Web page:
Sunday, October 31, 2021

Details of the money behind Jan. 6 protests continue to emerge

New details of how a top fundraiser for former President Donald Trump’s campaign “parked” funds with groups that helped organize the Jan. 6 rally before the Capitol attack shine light on the coordination between seemingly independent groups and the role of Trump campaign officials.

Caroline Wren, a top fundraiser for Trump’s campaign who was listed as a “VIP Advisor” on the permit granted by the National Park Service for the Jan. 6 rally, reportedly boasted of raising $3 million for the protest before the Capitol riot. She then “parked” funds with two “dark money” groups that helped organize the protest and a closely-tied super PAC, ProPublica reported last week. 

“Parking” funds across multiple groups can give the appearance of more widespread support from multiple independently-operating organizations and makes it more difficult to trace the source of funds. 

The strategy “added a layer of confidentiality for the donor and offered institutional support for the 6th,” Dustin Stockton, a Republican operative who helped Women for America First organize the rally, told ProPublica.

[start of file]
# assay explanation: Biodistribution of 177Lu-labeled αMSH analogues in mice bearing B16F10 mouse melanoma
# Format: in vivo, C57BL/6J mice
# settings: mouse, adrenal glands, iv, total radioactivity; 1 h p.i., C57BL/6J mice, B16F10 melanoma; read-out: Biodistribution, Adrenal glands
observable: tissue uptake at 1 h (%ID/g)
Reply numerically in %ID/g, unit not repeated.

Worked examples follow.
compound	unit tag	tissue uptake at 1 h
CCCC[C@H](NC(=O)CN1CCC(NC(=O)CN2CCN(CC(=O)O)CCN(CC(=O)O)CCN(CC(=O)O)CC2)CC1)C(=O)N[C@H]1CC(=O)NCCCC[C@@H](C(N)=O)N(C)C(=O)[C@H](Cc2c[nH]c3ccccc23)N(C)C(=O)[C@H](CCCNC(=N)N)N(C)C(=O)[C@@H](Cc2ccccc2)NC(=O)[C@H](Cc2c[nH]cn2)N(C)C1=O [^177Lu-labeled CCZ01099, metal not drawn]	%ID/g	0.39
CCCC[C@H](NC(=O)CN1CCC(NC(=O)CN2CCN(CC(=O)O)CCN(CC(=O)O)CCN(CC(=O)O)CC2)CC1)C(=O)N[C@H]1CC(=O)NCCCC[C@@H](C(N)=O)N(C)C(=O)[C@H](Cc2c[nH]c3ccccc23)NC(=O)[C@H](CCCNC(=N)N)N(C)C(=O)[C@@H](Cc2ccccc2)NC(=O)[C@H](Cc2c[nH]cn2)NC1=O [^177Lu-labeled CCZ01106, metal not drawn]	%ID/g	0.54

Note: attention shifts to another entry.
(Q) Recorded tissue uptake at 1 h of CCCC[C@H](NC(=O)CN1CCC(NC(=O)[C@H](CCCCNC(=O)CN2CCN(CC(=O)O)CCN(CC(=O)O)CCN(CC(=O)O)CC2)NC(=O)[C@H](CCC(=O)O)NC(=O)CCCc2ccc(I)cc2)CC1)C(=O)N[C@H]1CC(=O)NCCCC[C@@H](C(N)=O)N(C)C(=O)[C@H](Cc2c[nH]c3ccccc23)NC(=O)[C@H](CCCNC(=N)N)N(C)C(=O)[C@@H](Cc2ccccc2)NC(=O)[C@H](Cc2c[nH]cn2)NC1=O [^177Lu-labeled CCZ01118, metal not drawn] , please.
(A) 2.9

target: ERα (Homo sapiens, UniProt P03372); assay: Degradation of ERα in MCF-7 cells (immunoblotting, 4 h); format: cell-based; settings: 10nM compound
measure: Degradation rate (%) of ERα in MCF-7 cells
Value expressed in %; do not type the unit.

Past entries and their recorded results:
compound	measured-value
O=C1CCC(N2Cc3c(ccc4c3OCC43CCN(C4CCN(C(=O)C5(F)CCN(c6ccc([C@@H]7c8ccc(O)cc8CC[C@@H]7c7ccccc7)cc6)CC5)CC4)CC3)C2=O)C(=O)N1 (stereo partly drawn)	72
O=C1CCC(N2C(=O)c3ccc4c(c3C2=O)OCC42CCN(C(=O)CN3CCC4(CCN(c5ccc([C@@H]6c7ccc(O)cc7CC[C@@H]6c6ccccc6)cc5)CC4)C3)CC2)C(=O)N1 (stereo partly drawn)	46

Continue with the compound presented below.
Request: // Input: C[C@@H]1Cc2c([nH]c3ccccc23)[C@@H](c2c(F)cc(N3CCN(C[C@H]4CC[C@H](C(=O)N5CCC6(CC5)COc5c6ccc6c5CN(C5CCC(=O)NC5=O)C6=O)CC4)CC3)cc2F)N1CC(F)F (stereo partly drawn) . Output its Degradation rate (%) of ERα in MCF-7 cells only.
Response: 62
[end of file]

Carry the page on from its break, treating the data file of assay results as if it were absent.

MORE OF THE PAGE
Earlier reports estimated the rally only cost about half a million dollars, primarily funded by a $300,000 donation from Publix supermarket heir Julie Jenkins Fancelli to Women for America First, the 501(c)(4) nonprofit “dark money” group that submitted the rally’s permit records to the National Park Service.

Women for America First’s co-founder, Amy Kremer, and her daughter have been subpoenaed by the U.S. House Select Committee to Investigate the January 6th Attack on the United States Capitol. They are scheduled for depositions on Oct. 29.

Stockton was also a spokesperson for WeBuildtheWall when former White House adviser Steve Bannon and three others affiliated with the dark money group were charged with fraud related to the online fundraising effort in 2020. Stockton was not charged. The select committee investigating the Jan. 6 attack found Bannon in contempt last week for refusing to comply with a subpoena. 

Two of the other organizations that ProPublica reported helped store funds for the rally, Rule of Law Trust and Turning Point, are dark money groups that were listed as organizers of the rally.

Tea Party Express is the one group named by ProPublica that was not listed as an organizer on the rally website.

Launched in 2010 as a project of the political action committee Our Country Deserves Better PAC, Tea Party Express gained national attention for its rallies and bus tours. But it was criticized for diverting a  large portion of its fundraising to consultants instead of supporting candidates.